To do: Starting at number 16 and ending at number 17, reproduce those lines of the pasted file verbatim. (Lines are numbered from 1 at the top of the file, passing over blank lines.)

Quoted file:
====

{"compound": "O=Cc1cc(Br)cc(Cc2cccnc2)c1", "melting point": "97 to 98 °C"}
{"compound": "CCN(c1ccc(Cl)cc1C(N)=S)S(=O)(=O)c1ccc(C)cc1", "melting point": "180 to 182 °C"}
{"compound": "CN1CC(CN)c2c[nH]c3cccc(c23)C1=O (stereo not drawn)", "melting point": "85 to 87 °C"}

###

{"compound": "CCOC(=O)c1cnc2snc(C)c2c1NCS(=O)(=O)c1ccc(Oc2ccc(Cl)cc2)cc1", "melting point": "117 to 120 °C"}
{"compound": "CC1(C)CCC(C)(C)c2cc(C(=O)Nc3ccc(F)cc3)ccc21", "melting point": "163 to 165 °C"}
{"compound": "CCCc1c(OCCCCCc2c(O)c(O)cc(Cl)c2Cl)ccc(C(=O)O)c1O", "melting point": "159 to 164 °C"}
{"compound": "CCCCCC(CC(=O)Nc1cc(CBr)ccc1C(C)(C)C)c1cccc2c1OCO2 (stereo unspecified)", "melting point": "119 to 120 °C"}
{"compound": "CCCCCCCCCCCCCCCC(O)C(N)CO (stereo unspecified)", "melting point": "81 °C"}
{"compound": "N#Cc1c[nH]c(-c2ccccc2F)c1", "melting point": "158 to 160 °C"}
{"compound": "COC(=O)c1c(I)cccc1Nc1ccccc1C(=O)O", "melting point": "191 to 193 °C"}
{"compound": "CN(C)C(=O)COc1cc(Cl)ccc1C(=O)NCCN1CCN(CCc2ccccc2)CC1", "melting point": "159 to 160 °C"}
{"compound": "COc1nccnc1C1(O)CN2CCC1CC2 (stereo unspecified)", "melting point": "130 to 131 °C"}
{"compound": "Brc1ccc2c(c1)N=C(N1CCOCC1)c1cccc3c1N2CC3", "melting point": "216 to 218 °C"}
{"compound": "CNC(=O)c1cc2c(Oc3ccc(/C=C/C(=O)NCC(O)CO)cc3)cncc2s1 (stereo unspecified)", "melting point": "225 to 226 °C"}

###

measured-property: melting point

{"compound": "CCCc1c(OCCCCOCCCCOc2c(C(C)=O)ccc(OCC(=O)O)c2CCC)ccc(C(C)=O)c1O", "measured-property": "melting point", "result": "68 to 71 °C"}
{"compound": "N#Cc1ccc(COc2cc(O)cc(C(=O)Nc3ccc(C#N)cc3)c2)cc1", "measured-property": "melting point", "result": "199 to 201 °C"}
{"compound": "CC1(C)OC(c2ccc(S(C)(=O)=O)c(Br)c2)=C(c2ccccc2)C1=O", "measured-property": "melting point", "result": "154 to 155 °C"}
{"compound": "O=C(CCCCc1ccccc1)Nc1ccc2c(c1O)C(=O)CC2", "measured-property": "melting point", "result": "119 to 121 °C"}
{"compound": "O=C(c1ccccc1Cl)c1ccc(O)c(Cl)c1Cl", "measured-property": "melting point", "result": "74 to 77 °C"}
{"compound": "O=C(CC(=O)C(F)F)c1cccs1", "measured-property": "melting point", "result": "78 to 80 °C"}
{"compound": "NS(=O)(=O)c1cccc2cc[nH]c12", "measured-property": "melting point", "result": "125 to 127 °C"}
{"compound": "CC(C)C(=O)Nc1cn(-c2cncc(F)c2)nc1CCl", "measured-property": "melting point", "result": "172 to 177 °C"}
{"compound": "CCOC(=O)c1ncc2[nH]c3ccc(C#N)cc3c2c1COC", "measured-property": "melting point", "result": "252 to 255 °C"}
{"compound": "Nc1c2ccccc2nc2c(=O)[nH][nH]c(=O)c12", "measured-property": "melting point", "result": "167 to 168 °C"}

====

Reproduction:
###

measured-property: melting point